Hoos Serving

Summer Maxwell

Summer Maxwell

Summer Maxwell is a fourth-year in the College double-majoring in economics and psychology. While at UVA, Summer has been involved in Dance Marathon, One Less, PULSE Sustained Dialogue, and is currently the co-director of Camp Kesem. Next year, she is moving to Milwaukee, Wisconsin, to work in wealth management for Baird.

How did you first get involved?

I first became involved in community-centered work when I was 13 years old. My sister and I established a scholarship called the Carson Raymond Citizenship Award at six elementary schools, honoring recipients solely for their character and contribution to their classroom. We created the scholarship to honor our family friend Carson, widely known for his kindness, who unfortunately passed away at nine years old. From that experience, I realized that being able to make other people feel good brings me an immense amount of joy. Since our award did not weigh academic performance, we typically gave it to kids who did not have a previous expectation of receiving an honor at a graduation ceremony. The sheer gratitude and positive reaction that we saw from our recipients and their parents was something I was so proud to play a part in. When I came to UVA, I knew I had to take advantage of the many opportunities this place provides to give back. My experience with service came full circle, when I later discovered one of my recipients for the Carson Raymond Citizenship Award was one of my Camp Kesem campers.

What has been most rewarding?

My favorite part about service is being able to see a tangible difference that I can make in someone's life. This resonates with me the most in my involvement as co-director of Camp Kesem. Camp Kesem at UVA provides a free summer camp for 150+ children whose parents have been affected by cancer. For four years, I've watched my campers grow and evolve into the strongest and most empathetic young people I know. I am grateful to be able to bring some light and support into their lives at such a tumultuous time.

How do you plan to be involved in the community in the future?

My #CommunityCommitment is to find new opportunities to give back in my transition to Milwaukee, while simultaneously continuing to support the families of Camp Kesem. A large criterion that I factored into my job search was continuing to prioritize service once I moved on from my studies. This was one of the main reasons that I chose to work for Baird, an extremely community-oriented company. I am also planning to apply to be a Camp Advisor for another chapter of Camp Kesem. As a Camp Advisor, I would advise and oversee one of the other 116 collegiate chapters of Camp Kesem.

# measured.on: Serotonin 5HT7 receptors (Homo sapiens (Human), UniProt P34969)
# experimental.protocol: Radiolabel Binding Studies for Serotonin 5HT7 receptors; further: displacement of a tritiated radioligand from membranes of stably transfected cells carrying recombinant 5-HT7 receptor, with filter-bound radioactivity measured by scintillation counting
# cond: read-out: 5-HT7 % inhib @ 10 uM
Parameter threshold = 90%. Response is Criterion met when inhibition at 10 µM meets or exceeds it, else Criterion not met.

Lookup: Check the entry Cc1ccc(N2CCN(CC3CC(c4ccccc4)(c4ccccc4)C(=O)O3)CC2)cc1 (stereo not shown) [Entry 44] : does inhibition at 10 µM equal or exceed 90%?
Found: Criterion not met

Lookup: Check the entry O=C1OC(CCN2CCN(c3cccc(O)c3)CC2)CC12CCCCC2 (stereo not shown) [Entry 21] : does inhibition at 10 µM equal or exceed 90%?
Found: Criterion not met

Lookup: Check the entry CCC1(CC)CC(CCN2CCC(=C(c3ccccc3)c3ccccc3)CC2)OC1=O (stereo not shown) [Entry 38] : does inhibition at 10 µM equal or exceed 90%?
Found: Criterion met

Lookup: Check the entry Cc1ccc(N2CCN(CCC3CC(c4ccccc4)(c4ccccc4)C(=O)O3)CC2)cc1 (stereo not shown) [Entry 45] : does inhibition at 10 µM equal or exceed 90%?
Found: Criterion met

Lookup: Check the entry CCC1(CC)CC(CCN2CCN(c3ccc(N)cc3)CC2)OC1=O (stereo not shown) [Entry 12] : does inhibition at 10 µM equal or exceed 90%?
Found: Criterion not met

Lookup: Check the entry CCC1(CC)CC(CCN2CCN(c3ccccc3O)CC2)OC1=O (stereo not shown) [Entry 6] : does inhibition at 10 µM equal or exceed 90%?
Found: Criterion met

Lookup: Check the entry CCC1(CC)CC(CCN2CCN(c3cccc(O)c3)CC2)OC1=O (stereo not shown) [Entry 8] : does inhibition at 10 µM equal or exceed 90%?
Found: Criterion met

How would you encourage others to get involved?

I would encourage others to get involved by paying special attention to the opportunities that are advertised around Grounds. We're all so busy with our own routines that it becomes easy to ignore students tabling, chalkings, and the posters spread around academic spaces. If you look out for these signs and learn more by talking to students involved in specific groups, you'll realize how much opportunity is around you. I believe that any student would benefit from finding a service organization that they are passionate about – not only because they could help others but they could provide themselves with a community and safe space of like-minded and driven individuals. With all of the service opportunities around us, there is a place for all students with specific interests and talents. Who knows, the people in your organization of interest may turn into your best friends!

What is the greatest class you have taken at UVA?

My favorite class that I have taken at UVA is Prevention of Youth Violence taught by Dewey Cornell. Professor Cornell is extremely knowledgeable in the subject area because he encompasses an incredible amount of real world experience in studying the roots of youth violence. He is so passionate about sharing what he has learned from his lived experiences, which was evident in each one of his lectures. I also found the subject area itself quite eye-opening, and it inspired me to stay informed on current events that relate to youth violence.

What is your favorite UVA tradition?

My favorite UVA tradition is Trick or Treating on the Lawn, because we get to share this tradition with some of our Charlottesville Kesem families. This year, a Kesem mom and her daughter, coined Supermom and Supergirl, passed out candy along with our counselors in my co-directors' Lawn room. Moments like this with our campers and their families remind me of how lucky I am to have them. It was one of my favorite days as a student – I am smiling even thinking about it!

If there is one thing you could do to make the world a better place, what would it be?

It sounds cheesy, but I would extend a listening ear to anyone who needed it, at any time. Being able to help a person through a tough time by just listening and being by their side is invaluable. I've learned that even when you don't always know the perfect thing to say to someone, making it known that you're a resource to them at any moment means just as much and more. I strive to be a source of empathy and support to those in my life and wish that there was a way for everyone to have somebody to lean on when they need it.